@ The Independent
September 8, 2010
Better than: Listening to either of these bands' records.
"We are the musicians, but each of you is just as special as us. Let's put that to the test." If Titus Andronicus hasn't quite announced its mission statement, last night at the Independent, frontman Patrick Stickles made it clear: this is music made to help amateurs feel important. The band's songs can be simply constructed with three to four chords, but they'll be delivered with such epic ardor and stirring dynamics that you'll feel like a total rock star listening and singing along to them. Even the sing-along sections are made for musically untrained ears, relentlessly repeating elementary phrases and pounding chants into the ground, testing stamina in simple ways, while -- perhaps -- offering clever meta-commentary on the audience: "You will always be a loser and that's okay!" Who needs skill when you have passion?
To prove his point, after delivering the above mentioned line, the lead singer and guitarist allowed an audience member to come onto stage for the band's self-titled song and play tambourine. This is the song that includes the line, "I didn't come here to be damned with faint praise, I'll write my masterpiece some other day," explaining the band's preference for down-to-earth emotion over ambitious technical proficiency. "Innovation," the song goes, "I leave to smarter men." Titus Andronicus creates fun everyone can participate in -- not just pros.
In contrast, the night's openers, Free Energy, championed technical proficiency in pursuit of pumping up the audience, parading their lead guitarist's skills on the fretboard as a crowd-pleaser and making vocal attempts to rile up the audience into dancing. This is the sort of band that places the musicians higher than the audience in the food chain of performances. You aren't supposed to relate to the band, you're supposed to go to their shows to be impressed. But the crowd's response last night showed that this was an equally effective strategy.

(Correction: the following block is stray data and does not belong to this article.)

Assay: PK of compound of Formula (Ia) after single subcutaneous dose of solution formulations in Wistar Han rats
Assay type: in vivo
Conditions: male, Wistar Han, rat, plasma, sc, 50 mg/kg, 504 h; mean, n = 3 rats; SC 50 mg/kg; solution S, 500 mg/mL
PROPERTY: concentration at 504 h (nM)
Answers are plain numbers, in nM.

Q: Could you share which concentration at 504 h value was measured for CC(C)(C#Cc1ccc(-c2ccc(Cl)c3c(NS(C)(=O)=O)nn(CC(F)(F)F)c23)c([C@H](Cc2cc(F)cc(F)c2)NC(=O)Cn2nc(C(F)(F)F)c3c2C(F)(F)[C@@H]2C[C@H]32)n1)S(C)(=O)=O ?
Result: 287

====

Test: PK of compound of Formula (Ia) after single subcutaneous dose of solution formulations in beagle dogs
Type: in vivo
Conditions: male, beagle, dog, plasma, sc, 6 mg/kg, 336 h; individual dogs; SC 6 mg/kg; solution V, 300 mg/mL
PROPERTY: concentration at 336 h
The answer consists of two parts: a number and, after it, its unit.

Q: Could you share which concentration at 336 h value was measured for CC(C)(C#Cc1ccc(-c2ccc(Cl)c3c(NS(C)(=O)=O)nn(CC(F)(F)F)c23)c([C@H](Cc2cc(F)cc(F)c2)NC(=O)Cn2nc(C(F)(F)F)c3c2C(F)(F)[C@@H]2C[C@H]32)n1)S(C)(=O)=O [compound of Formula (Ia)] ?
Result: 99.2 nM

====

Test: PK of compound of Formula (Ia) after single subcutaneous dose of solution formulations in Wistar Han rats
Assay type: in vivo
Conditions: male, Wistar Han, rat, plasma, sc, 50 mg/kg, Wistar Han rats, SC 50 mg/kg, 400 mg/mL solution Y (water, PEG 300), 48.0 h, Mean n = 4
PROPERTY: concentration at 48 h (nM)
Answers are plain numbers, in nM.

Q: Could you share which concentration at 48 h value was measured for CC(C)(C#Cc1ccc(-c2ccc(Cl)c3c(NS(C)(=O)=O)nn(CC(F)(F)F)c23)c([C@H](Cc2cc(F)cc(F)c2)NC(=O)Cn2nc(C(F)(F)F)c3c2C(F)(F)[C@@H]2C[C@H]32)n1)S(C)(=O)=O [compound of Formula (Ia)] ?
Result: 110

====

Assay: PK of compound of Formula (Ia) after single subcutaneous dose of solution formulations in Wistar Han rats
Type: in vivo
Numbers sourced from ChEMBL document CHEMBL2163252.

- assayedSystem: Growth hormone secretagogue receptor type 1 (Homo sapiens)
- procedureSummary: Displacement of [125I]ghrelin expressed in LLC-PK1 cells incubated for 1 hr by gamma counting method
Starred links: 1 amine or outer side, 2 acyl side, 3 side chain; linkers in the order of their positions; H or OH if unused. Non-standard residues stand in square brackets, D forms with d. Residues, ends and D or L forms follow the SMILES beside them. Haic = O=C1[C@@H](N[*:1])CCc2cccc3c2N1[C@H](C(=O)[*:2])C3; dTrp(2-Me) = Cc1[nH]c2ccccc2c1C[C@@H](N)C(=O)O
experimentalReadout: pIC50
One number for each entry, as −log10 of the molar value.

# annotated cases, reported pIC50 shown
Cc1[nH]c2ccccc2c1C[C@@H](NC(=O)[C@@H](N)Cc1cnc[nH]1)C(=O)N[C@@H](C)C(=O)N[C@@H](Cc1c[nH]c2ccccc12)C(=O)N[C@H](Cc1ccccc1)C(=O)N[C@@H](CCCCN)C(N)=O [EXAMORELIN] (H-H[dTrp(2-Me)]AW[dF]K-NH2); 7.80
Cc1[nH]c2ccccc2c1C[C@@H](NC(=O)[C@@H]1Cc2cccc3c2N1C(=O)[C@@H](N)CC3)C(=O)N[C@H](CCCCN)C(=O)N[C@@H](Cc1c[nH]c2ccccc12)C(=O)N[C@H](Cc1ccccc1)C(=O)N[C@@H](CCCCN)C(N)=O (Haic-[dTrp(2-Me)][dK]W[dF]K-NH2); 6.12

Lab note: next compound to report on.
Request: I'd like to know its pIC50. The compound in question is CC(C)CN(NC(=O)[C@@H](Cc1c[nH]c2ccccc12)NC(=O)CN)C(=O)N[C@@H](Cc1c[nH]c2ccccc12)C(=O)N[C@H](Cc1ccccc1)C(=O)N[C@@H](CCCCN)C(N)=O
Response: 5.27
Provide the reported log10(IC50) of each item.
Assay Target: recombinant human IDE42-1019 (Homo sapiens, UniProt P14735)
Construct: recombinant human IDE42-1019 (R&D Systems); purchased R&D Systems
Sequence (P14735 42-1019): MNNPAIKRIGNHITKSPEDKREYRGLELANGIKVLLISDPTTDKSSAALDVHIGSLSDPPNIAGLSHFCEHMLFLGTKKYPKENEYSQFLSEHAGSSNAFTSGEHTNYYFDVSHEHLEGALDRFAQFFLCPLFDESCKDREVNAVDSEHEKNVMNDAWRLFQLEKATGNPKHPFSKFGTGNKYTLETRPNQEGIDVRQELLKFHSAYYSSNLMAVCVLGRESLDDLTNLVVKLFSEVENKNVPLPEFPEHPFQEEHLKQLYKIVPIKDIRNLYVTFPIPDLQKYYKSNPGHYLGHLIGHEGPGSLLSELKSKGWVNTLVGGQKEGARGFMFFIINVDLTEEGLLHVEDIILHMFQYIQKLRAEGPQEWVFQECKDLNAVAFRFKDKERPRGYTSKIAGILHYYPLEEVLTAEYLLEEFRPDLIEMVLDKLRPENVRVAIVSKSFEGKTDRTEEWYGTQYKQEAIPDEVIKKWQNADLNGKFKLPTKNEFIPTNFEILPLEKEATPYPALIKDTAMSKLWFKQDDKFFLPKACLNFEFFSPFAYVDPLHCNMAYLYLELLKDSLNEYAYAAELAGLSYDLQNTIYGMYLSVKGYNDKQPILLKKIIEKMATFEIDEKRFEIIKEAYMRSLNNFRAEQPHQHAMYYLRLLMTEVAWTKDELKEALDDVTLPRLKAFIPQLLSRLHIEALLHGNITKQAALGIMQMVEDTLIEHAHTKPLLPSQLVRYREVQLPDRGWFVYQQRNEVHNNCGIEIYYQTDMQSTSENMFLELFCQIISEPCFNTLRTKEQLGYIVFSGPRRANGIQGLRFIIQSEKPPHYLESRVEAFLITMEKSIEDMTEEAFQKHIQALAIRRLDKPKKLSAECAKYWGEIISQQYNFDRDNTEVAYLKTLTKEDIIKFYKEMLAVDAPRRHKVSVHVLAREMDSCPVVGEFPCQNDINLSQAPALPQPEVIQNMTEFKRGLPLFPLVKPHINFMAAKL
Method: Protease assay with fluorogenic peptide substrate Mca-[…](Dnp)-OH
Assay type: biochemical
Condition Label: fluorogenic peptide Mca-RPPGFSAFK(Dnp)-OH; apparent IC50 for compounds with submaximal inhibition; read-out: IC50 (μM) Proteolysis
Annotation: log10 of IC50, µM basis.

The only way to correctly deliver Thin Lizzy and T. Rex impersonations, after all, is shamelessly, and so the members of Free Energy didn't flinch once. The band members used cowbell and donned muscle t-shirts and ripped skinny jeans. They threw down dramatic, slow-motion guitar-hero moments, and sang romantically of stars and streetlights over soaring arena-rock hooks. Such wide-eyed innocence does the same thing that Titus does -- thta is, display what unpretentious fun can accomplish.
For Titus, the rhythm section (bass, drums and rhythm guitar) tended to overpower the lead instruments (organ, lead guitar), which was actually mostly appropriate because the band's songs are usually about the sum rather than individual parts. At least, that was okay until it was time for a guitar solo. Those moments should have shone, but instead they sounded mostly like mild bridges, especially compared to the band's more balanced sound this past weekend at the Fuck Yeah Fest in L.A. A couple of more recent fans were even having trouble distinguishing the songs from one another, because, in true punk rock fashion, the distinctiveness of the changes are a major component of what sets Titus songs apart from one another. Free Energy's guitar heroism, however, was given the emphasis it deserved last night.
In addition to free energy, the openers also offered free merchandise, including lighters with their band name on it -- presumably for optimizing the band's power ballad sing-along experience.
Titus Andronicus Setlist
A More Perfect Union
Upon Viewing Brueghel's "Landscape With The Fall of Icarus"
Part 3: Escape From No Future
Arms Against Atrophy
Theme From "Cheers"
Fear and Loathing in Mawnah, NJ
Roadrunner (Modern Lovers Cover)
The Battle of Hampton Roads
Four Score and Seven